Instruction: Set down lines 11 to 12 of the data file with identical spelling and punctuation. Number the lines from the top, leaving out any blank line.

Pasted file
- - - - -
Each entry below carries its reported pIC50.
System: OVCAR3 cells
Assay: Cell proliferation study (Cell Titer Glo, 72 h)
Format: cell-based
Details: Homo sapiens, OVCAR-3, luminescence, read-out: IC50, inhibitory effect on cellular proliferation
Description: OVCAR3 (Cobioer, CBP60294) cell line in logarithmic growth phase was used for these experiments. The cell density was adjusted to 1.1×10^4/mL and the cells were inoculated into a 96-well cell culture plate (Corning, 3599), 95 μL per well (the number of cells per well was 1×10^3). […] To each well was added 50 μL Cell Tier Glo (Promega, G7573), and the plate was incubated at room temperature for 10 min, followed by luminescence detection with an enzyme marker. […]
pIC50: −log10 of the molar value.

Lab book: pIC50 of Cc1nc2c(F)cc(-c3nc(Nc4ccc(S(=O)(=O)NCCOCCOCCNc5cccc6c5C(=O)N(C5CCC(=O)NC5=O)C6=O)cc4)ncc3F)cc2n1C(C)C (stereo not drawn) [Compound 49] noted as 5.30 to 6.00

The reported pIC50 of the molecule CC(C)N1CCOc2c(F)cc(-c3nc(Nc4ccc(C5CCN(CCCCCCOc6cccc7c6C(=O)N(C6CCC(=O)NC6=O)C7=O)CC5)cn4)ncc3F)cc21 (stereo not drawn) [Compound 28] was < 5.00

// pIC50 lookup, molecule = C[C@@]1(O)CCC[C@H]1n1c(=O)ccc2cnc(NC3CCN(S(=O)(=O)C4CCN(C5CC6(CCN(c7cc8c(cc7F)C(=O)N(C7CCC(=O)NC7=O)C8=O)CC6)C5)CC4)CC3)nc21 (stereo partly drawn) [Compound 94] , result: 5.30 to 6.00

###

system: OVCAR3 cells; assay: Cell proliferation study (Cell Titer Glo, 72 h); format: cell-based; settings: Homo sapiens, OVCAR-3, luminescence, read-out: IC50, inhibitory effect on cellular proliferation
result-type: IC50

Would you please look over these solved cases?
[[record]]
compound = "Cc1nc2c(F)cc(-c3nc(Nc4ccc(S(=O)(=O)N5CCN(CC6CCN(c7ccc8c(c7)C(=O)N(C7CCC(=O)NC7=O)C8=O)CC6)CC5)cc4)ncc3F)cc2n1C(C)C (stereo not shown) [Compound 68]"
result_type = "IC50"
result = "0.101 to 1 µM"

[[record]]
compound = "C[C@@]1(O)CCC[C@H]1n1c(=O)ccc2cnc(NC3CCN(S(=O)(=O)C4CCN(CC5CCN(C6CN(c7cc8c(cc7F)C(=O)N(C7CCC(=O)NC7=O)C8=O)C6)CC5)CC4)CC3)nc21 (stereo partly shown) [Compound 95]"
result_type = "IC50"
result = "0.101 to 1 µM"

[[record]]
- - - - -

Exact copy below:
###

system: OVCAR3 cells; assay: Cell proliferation study (Cell Titer Glo, 72 h); format: cell-based; settings: Homo sapiens, OVCAR-3, luminescence, read-out: IC50, inhibitory effect on cellular proliferation